Tickets Are On Sale For Annual Agriculture Banquet
By Steve Cummings
The annual Yalobusha County Agriculture Recognition Banquet will be March 6 at 6:30 pm at the Yalobusha County Multipurpose Building. This year’s banquet looks to be another really good one. Kent Hull, retired NFL Football Player, will be the featured speaker. Kent is from Greenwood and played his college football at Mississippi State University. He went on to play for the Buffalo Bills at center where he was three time pro-bowl player and played in four super bowls. Kent retired back to the Greenwood-Carrollton area as a cattle producer among other things.
Entertainment will be provided by the new and upcoming recording group, Thompson Ward. Water Valley residents, Steve Thompson and Brian Ward, headline this group which is currently on tour in the Southeastern United States. I have just finished listening to their latest CD and we are honored to have this quality of entertainment.
Also, this year’s winners will be announced which will include awards for Outstanding Young Farmer, Excellence In Agriculture, Commitment to Agriculture, and Agriculture Hall Fame. Tickets are $10 and may be purchased at the Yalobusha County Extension Service, Farm Bureau, or through many of the young farmers. This also includes a meal.
I encourage you to mark your calendars and go ahead and get your tickets. For additional information, you can call our office at 675-2730.
Lawn Burweed (sticker weed) Control
Lawn burweed (Soliva pterosperma), more commonly called sticker weed is best described as a low-growing, freely branched winter annual having leaves that are twice divided into narrow segments or lobes similar to the appearance of carrot leaves but much smaller. The real identifier is once the plant reaches a reproductive stage the small fruit clusters, small rosette buttons, begin to form down in the leaf axils. At the tip of each seed within the cluster is a tiny spine that eventually dries at maturity and is what is left to cause you pain as they stick into tender flesh of bare feet, knees, hands, or whatever parts of the body that may come in contact with them.
If you had lawn burweed in your lawn last summer and did not apply a pre-emergent herbicide earlier this fall to control winter annual weeds then you most likely have them again and will have to endure their painful spines again this summer each time you walk barefoot on your lawn unless you take immediate action to control them now.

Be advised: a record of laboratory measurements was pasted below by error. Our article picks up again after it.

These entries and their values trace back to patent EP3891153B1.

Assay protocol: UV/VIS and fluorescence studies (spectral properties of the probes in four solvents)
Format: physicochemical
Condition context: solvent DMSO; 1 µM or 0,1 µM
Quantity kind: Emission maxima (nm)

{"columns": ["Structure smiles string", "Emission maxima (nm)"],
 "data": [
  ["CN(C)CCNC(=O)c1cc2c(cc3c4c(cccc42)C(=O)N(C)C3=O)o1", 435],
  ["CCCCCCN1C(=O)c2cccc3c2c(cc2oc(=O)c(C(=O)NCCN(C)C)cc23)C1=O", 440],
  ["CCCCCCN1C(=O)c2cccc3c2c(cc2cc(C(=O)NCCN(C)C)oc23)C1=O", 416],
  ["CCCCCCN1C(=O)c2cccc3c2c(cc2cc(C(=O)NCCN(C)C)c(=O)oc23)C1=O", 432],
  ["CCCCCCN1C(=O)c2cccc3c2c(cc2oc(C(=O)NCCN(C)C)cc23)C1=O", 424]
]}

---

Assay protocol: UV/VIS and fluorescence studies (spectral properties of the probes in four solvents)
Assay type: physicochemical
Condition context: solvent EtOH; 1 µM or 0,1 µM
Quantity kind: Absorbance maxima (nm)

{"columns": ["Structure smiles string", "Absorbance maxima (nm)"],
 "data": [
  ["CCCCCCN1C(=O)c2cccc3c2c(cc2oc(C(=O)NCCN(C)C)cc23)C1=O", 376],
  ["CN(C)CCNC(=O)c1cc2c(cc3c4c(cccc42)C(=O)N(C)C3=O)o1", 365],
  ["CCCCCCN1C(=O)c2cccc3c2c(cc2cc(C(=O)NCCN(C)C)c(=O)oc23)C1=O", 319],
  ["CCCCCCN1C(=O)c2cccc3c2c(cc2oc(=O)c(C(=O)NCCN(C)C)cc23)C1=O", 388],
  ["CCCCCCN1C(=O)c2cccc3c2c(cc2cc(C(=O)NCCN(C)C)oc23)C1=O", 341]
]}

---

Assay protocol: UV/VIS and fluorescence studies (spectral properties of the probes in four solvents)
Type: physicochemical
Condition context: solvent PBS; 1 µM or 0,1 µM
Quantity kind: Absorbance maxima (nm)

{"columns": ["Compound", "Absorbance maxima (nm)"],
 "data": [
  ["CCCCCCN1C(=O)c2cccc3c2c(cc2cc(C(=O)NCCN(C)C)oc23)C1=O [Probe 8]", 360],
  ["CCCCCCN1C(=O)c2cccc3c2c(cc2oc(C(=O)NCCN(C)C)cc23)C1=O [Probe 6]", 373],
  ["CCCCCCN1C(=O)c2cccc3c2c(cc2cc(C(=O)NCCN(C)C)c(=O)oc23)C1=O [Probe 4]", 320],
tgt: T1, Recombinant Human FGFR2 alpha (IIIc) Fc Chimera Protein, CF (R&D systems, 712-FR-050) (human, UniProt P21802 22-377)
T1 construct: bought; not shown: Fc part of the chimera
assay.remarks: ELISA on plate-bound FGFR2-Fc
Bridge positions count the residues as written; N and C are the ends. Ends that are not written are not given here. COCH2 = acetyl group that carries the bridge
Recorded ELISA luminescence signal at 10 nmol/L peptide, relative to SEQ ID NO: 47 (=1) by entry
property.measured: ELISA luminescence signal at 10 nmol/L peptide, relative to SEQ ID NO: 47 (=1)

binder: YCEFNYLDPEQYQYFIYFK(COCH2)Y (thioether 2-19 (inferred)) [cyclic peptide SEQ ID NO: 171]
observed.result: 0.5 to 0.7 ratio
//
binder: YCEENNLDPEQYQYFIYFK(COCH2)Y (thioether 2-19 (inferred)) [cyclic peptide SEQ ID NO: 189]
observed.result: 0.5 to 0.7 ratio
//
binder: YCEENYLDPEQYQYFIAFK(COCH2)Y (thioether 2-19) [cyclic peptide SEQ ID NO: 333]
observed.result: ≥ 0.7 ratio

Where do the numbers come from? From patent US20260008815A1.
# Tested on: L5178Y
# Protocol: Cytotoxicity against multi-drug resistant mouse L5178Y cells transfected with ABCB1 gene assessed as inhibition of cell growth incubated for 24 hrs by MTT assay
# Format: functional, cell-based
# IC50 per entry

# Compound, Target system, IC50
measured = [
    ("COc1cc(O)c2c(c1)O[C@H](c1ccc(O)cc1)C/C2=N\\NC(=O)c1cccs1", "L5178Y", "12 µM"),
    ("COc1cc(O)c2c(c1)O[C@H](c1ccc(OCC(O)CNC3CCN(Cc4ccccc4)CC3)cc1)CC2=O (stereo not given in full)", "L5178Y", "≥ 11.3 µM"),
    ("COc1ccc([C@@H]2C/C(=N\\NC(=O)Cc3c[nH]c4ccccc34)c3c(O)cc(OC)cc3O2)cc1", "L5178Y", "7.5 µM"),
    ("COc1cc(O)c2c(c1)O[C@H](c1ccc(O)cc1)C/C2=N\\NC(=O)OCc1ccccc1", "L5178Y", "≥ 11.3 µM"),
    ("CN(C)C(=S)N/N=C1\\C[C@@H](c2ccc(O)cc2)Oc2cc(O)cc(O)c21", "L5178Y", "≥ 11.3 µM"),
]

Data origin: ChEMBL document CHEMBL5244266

Once the fruiting clusters have formed and produced the tiny seeds and spines killing the plants will eliminate the weeds but the tiny spines and seed will remain to inflict pain for another summer. Extension publication #1532 provides a list of several good post- emergent herbicide choices (atrazine, 2, 4-D, dicamba, metsulfuron, chlorsulfuron, etc.) that will control this weed along with most other winter annual weed species but timing is critical. This publication and others pertaining to weed control and home lawns can be downloaded from the extension web site at www.msucares.com <http://www.msucares.com/> .
Reading vegetable seed catalogues can be confusing. Pole green beans are a commonly grown vegetable in Mississippi gardens, with ‘Rattlesnake’ beans having large following. Listed in the catalogue with rattlesnake, Kentucky wonder, Louisiana purple and other pole beans there is often listed “yard long bean” Yard long beans are actually a version of Southern pea that has been selected for tender pods and require the same warm weather as pink eye purple hull, crowder, and Lady peas we grow to eat the seeds. They do require poles, trellises, or corn stalks for support just like pole beans, but they grow best when nights are in the sixties rather than the fifties that best grow beans. Research at the Beaumont and Truck Crops research stations has shown yard long beans well suited to Mississippi’s climate. They are available in both green and purple pods.
A reminder to those growing beans: they don’t require large amounts of nitrogen fertilizer. Bean plants that are fertilized like tomatoes produce large, succulent plants that do not bloom or produce any beans.